Get Walking on a Budget – Under a Ton! Part 1
Can I get kitted out and tackle Snowdon for under a £100 from the skin up? We take on the challenge – the only rules being that any thing I can’t buy can be made up from everyday clothing most people will have (e.g. pants) and that I’d be going as part of a group – so I don’t need the usual emergency kit and so on as you can assume that someone starting off will probably be doing the same. Oh yes, and I obviously can’t spend more than a £100. The test will be a walk up Snowdon some time in the spring under whatever conditions it throws at me, except for winter conditions which this kit is not suitable for, and seems to be all we’ve had all spring up to now!
You can’t get much for £100, yet we tried to kit up from the skin up in order to be prepared for a trip up Snowdon this spring. We found that there were some surprisingly decent kit available at the lowest end of the market, along with some absolute stinkers! As with any budget kit, you’ll need some element of luck to find them at the right price and I’ve no doubt that most of these items will either no longer be available or at a different price. We didn’t spend hours and hours searching either, with most of the kit coming via your usual box shifters. This is what we went for, with how they actually did on the hill following in part 2, once the weather improves as it’s been a particularly harsh spring so far.
Boots – Campri Snowdon (£16.99) It seems quite appropriate that the boots to be chosen to take me up Snowdon are also called Snowdon. I don’t expect much from these and suspect they’ll not be very waterproof and I don’t expect their grip to be any good in the wet. But I’ll see.
Socks – Karrimor Merino wool (£4.99). You can get cheaper socks, but for the sake of a few quid, even with a challenge like this one, it’s not worth the trouble. If these are any good then hopefully, I shan’t get any blisters.
Pack – Alpkit Gourdon 20 (£22.50) This is, for any price, a decent pack and there wasn’t really any other option that was much cheaper in our whistle-stop Google tour for a cheaper pack. No doubt that Gelert or another budget brand will have a half decent pack for less, but I’ve heard good things about this pack and it may well have a longer shelf life than this challenge where most of the other gear already have someone ready to scrounge them once I’m done with them.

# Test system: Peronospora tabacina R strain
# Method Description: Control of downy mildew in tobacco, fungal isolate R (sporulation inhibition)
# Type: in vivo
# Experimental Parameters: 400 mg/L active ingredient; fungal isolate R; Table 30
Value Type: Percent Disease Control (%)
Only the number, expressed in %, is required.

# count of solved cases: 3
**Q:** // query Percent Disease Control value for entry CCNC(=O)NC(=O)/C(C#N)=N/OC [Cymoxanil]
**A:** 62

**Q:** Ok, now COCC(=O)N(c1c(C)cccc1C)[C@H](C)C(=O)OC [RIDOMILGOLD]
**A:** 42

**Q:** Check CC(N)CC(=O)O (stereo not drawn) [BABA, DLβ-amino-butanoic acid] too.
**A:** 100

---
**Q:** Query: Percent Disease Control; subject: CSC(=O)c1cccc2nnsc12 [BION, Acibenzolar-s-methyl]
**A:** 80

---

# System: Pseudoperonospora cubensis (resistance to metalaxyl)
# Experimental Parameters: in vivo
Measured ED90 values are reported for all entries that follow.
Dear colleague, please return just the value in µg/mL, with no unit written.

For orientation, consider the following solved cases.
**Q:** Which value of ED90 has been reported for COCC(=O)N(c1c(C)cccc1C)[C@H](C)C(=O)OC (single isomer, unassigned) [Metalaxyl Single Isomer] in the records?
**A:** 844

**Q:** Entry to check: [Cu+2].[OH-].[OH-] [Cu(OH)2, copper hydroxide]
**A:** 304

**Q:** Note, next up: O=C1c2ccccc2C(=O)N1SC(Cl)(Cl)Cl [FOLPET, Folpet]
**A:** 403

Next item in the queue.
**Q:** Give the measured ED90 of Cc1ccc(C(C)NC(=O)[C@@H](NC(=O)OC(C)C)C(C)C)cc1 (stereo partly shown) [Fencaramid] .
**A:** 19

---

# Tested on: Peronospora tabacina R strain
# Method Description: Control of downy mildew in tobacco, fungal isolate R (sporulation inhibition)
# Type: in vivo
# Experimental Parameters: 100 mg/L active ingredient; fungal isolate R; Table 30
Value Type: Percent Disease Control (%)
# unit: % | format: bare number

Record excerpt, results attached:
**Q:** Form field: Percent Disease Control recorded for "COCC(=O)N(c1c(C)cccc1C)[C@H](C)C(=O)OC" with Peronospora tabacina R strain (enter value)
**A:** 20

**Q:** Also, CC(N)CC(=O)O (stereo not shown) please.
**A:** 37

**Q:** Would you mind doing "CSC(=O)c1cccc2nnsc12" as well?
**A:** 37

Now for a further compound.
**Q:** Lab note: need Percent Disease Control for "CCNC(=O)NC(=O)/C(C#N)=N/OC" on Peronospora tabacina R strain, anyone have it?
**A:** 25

Trousers – Craghoppers Basecamp were thought to be a pair of water-resistant trousers – so should have doubled up as trousers and over-trousers, and we got them for a bargain £18. Not only are they cheap, but they’re Craghoppers, who do damn fine trousers so I expect these to perform as decent trews, if not the water-resistant trousers they were advertised as on the box shifter website. They do repel water slightly, but are not a proper replacement for a waterproof shell.
Waterproof Jacket – Regatta Mystro Jacket– I’d considered shelling out about £80 for the jacket and then just making up the rest of the kit from what was lying about – such as use trainers as footwear and everyone’s got a rucksack of some sort. A sharp intake of breath from some of you at the mention of trainers, but while they might not be ideal they may yet be safer than a £17 pair of boots. This is one of the most important items of kit, and while I fully expect this to be sufficiently waterproof for this trip, breathability will certainly be limited at this price.
Baselayer -This is just another cheap Karrimor £5 jobby – so long as it’s not cotton, it’ll do the job. This is, admittedly, the same top as reviewed a few months ago and while the fit was awful, it’ll be OK for this challenge. I’m wearing an old pair of decent running shorts with a mesh liner as pants, so that’s a freebie.
Extras that I may take, depending on the weather, are all stuff people tend to own anyway. Gloves and beany hat if it’s a little nippy and a pair of sunglasses and a hat if it’s sunny. An old fleece that was hanging about – or a jumper – is the final bit of kit. Everyone’s got something like this they could use, though I could have picked up a Campri Zipped Microfleece for a fiver had I really wanted to and still have 53p to spare! Even if you carry a winter duvet jacket for the summit stop, it’s probably going to suffice.
Total spend – £94.47 which leaves me £5.53 for a cuppa and a sausage roll on the summit!
With the kit all in place, you can see in part 2 how the trip went!